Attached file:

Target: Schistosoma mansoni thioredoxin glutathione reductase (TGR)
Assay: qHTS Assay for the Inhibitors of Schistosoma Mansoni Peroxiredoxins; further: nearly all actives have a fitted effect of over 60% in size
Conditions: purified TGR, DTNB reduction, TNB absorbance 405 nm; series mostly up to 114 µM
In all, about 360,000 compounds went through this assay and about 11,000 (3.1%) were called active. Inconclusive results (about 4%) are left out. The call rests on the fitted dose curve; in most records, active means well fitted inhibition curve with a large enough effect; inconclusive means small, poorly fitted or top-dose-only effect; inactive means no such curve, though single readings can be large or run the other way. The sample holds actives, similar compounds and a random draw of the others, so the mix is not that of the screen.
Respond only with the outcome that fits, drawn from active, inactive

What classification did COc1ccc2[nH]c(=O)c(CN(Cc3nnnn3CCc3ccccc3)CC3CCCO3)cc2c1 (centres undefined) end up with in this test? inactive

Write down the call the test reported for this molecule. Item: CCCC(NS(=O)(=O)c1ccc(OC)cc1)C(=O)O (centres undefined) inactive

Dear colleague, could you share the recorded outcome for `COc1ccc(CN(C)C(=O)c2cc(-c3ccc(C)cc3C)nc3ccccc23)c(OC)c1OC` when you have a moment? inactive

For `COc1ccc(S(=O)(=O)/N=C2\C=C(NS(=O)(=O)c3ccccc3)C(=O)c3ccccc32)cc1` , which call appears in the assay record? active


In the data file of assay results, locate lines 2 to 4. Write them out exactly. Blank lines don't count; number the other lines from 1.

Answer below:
Assay: qHTS Assay for the Inhibitors of Schistosoma Mansoni Peroxiredoxins; further: nearly all actives have a fitted effect of over 60% in size
Conditions: purified TGR, DTNB reduction, TNB absorbance 405 nm; series mostly up to 114 µM
In all, about 360,000 compounds went through this assay and about 11,000 (3.1%) were called active. Inconclusive results (about 4%) are left out. The call rests on the fitted dose curve; in most records, active means well fitted inhibition curve with a large enough effect; inconclusive means small, poorly fitted or top-dose-only effect; inactive means no such curve, though single readings can be large or run the other way. The sample holds actives, similar compounds and a random draw of the others, so the mix is not that of the screen.